How to handle the toxic stars who can tear teams apart


Adapted with permission from One Drop of Poison: How One Bad Leader Can Slowly Kill Your Company, Lemson, Sean (2024). Portland, USA: S Lemson Publishing.

In 2007, Dr. Robert Sutton, a professor of management science at Stanford University School of Engineering wrote the book, The No Asshole Rule. The premise is that bullying behavior in the workplace worsens morale and productivity. Sutton outlines two tests to recognize the asshole:

  1. After encountering the person, do people feel oppressed, humiliated, or otherwise worse about themselves?
  2. Does the person target people who are less powerful than him/her.

Companies that are deeply focused on short-term performance over long-term health tend to employ and/or promote brilliant assholes — incidentally or intentionally. Brilliant assholes are superstars in their field, but they can tear teams apart from the inside. These leaders are sometimes operating without any empathy because they are incapable of it. Wherever brilliant assholes are at your company, I can almost guarantee employee engagement will be low and teams will be highly dysfunctional and low performing. 

The good news is that, through coaching, we can usually help brilliant assholes develop the skills to drop the asshole part and just be brilliant. 

I once coached a dysfunctional team with a brilliant asshole on it. I interviewed each of the team members one by one and it was clear that everyone thought this woman was brilliant, but she was also forcefully elbowing her way to being the leader of the team — a classic Ladder Climber archetype. Everyone above and below her was tired of hearing about how unfair it was that she wasn’t in charge. She was constantly pressuring her own boss and boss’ boss for a promotion. She was pushy in meetings and often shut down conversations by pulling “seniority.” She resisted new technical directions because she wasn’t as sure-footed in those as she was in the current ones. Overall, this resulted in a team that was very disengaged. They didn’t hate her, but they didn’t see her as a leader and some privately confessed to me that they would leave the team if she were promoted to leader. 

She was quiet for a moment and then she started to cry. For the first time, I saw a glimmer of awareness in her eyes, like someone had just turned on a bright light.

I sat down with her privately and said, “You want to be the leader of this team, right?”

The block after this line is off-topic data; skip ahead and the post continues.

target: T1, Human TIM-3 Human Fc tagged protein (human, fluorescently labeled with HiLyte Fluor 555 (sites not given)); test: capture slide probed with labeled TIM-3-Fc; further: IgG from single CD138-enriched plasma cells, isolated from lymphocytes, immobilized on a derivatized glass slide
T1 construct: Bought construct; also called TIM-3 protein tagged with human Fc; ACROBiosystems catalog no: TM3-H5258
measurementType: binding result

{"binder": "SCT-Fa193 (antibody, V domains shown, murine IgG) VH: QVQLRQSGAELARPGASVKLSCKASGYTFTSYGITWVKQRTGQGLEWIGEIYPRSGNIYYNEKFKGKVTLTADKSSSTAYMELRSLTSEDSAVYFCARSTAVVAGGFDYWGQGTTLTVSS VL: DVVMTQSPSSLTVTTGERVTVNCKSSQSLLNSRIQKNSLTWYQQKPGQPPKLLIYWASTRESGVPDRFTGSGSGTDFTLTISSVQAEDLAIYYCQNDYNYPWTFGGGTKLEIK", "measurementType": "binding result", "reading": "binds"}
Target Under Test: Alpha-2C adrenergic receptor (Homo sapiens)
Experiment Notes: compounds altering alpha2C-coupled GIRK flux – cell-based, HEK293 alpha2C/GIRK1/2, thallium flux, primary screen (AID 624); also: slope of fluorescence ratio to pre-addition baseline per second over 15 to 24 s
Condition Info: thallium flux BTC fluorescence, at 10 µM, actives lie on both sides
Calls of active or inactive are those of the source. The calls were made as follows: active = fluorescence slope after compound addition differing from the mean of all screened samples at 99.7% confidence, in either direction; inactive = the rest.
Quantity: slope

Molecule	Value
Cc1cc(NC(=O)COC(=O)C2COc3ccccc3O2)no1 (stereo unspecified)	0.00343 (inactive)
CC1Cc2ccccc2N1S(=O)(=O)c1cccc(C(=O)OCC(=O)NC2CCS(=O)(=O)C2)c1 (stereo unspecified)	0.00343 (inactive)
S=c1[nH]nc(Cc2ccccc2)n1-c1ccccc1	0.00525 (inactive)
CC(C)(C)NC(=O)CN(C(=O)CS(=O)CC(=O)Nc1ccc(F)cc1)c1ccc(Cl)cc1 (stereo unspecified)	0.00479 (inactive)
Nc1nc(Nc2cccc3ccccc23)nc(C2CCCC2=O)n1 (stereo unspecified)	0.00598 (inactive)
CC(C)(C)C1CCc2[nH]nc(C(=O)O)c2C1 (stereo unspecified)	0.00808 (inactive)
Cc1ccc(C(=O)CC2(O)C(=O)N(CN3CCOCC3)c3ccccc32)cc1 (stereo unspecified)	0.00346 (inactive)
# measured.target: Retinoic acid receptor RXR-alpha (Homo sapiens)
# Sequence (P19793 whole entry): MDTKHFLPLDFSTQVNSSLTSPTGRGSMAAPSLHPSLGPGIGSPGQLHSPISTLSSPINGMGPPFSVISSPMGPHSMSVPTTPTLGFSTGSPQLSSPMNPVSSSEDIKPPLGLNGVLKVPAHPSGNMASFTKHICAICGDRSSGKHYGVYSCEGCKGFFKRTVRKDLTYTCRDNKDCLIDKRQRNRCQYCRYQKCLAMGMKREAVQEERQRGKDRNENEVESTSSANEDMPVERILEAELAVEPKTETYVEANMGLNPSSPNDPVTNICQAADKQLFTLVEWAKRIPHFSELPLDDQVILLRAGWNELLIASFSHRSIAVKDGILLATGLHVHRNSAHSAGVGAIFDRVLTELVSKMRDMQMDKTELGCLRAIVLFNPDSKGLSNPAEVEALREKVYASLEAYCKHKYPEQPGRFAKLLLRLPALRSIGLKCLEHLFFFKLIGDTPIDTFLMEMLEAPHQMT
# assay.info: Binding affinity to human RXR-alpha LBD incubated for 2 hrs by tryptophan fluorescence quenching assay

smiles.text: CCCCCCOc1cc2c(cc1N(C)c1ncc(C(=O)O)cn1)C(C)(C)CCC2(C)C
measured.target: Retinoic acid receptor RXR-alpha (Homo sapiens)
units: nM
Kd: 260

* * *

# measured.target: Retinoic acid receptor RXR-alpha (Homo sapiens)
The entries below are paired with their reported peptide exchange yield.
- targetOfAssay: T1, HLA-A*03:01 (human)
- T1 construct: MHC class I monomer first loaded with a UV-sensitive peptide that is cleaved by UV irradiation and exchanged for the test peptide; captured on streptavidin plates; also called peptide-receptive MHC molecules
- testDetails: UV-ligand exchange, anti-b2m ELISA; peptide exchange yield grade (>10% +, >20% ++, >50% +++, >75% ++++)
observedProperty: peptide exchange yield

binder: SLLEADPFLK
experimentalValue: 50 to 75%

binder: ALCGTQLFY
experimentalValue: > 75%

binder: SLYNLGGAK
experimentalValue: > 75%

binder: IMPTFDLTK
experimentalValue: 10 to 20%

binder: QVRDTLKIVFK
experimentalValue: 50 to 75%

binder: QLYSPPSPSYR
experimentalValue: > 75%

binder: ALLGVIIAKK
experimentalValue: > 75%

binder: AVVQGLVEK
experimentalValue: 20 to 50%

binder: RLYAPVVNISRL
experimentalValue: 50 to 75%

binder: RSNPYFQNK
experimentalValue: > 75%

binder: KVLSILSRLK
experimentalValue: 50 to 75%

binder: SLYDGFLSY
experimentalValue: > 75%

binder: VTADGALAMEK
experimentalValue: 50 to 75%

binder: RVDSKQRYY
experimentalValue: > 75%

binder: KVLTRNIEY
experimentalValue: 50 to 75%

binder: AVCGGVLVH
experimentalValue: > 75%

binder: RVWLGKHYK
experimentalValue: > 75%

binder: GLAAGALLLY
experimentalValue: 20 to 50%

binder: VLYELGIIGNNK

She nodded. 

“Every leader has one thing in common. Do you know what that is?” I asked. 

She guessed the usual things: charisma, courage, vision, etc. It’s a trick question though. 

“Followers,” I said, “all leaders have followers, and you don’t have any at the moment.” 

She was quiet for a moment and then she started to cry. For the first time, I saw a glimmer of awareness in her eyes, like someone had just turned on a bright light. I told her I was there to help her get what she wanted — if what she wanted was followers. But if she wanted title, money, or prestige without the followers, I wouldn’t be able to help her. 

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I worked with her individually to show that she should view herself as more of a gardener than a chess player. Her job wasn’t to build great products, it was to create the fertile soil for her team to grow in so that they could build great products. 

She was a fast learner, and she did eventually move up in her career (and no one left the team). 

It doesn’t always work out that way, unfortunately. At a different team I worked with, there was another brilliant asshole in the mix. Steve was known for blowing up in meetings, shouting at people, and blaming and shaming them. 

Afterwards, awkward silence filled the air. Sometimes the meetings would even end prematurely after he stormed out of the room. He was the most senior developer on the team, but the more junior team members did not look up to him because of how unpredictable and unprofessional he was. The manager of the team was a classic Invertebrate archetype so he had trouble confronting the behavior — but that wasn’t the whole story. 

I did my normal interviews with team members. Before I got to Steve, I met with the manager and asked if I had his permission to be frank with Steve about the situation. He replied, “Please do. I’m at my wits end and I’m close to involving HR at this point.” 

When Steve walked into my private meeting with him, I found him to be incredibly charming. He was calm, cool, and collected. He was reasonable, and quite likeable. I had to double check the name on my notes. If I hadn’t had testimony from team members to the behavior of Steve, I would have been sure I was talking to the wrong guy.